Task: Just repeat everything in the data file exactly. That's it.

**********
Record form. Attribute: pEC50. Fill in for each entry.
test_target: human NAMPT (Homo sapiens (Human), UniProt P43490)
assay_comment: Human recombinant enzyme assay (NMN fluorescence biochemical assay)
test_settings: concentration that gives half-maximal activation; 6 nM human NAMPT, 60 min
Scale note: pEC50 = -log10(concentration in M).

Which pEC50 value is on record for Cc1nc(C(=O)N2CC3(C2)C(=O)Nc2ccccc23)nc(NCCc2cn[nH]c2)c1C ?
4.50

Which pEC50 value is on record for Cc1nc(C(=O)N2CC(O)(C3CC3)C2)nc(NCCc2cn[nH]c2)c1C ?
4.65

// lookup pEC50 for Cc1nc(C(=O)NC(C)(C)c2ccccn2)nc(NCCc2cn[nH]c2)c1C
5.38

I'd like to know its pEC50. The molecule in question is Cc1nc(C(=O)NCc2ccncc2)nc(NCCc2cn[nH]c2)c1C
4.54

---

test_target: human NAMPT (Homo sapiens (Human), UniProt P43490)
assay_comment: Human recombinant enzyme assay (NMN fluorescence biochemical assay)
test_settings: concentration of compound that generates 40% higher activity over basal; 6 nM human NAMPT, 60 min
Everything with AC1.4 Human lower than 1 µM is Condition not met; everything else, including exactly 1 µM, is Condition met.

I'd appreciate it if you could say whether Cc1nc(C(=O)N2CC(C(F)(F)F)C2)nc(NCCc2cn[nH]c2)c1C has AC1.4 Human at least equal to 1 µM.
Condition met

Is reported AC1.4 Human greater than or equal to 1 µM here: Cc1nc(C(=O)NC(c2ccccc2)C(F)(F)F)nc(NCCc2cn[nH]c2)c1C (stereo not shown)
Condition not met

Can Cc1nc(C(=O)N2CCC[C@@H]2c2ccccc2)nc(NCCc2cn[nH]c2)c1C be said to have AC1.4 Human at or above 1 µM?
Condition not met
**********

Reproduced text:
Record form. Attribute: pEC50. Fill in for each entry.
test_target: human NAMPT (Homo sapiens (Human), UniProt P43490)
assay_comment: Human recombinant enzyme assay (NMN fluorescence biochemical assay)
test_settings: concentration that gives half-maximal activation; 6 nM human NAMPT, 60 min
Scale note: pEC50 = -log10(concentration in M).

Which pEC50 value is on record for Cc1nc(C(=O)N2CC3(C2)C(=O)Nc2ccccc23)nc(NCCc2cn[nH]c2)c1C ?
4.50

Which pEC50 value is on record for Cc1nc(C(=O)N2CC(O)(C3CC3)C2)nc(NCCc2cn[nH]c2)c1C ?
4.65

// lookup pEC50 for Cc1nc(C(=O)NC(C)(C)c2ccccn2)nc(NCCc2cn[nH]c2)c1C
5.38

I'd like to know its pEC50. The molecule in question is Cc1nc(C(=O)NCc2ccncc2)nc(NCCc2cn[nH]c2)c1C
4.54

---

test_target: human NAMPT (Homo sapiens (Human), UniProt P43490)
assay_comment: Human recombinant enzyme assay (NMN fluorescence biochemical assay)
test_settings: concentration of compound that generates 40% higher activity over basal; 6 nM human NAMPT, 60 min
Everything with AC1.4 Human lower than 1 µM is Condition not met; everything else, including exactly 1 µM, is Condition met.

I'd appreciate it if you could say whether Cc1nc(C(=O)N2CC(C(F)(F)F)C2)nc(NCCc2cn[nH]c2)c1C has AC1.4 Human at least equal to 1 µM.
Condition met

Is reported AC1.4 Human greater than or equal to 1 µM here: Cc1nc(C(=O)NC(c2ccccc2)C(F)(F)F)nc(NCCc2cn[nH]c2)c1C (stereo not shown)
Condition not met

Can Cc1nc(C(=O)N2CCC[C@@H]2c2ccccc2)nc(NCCc2cn[nH]c2)c1C be said to have AC1.4 Human at or above 1 µM?
Condition not met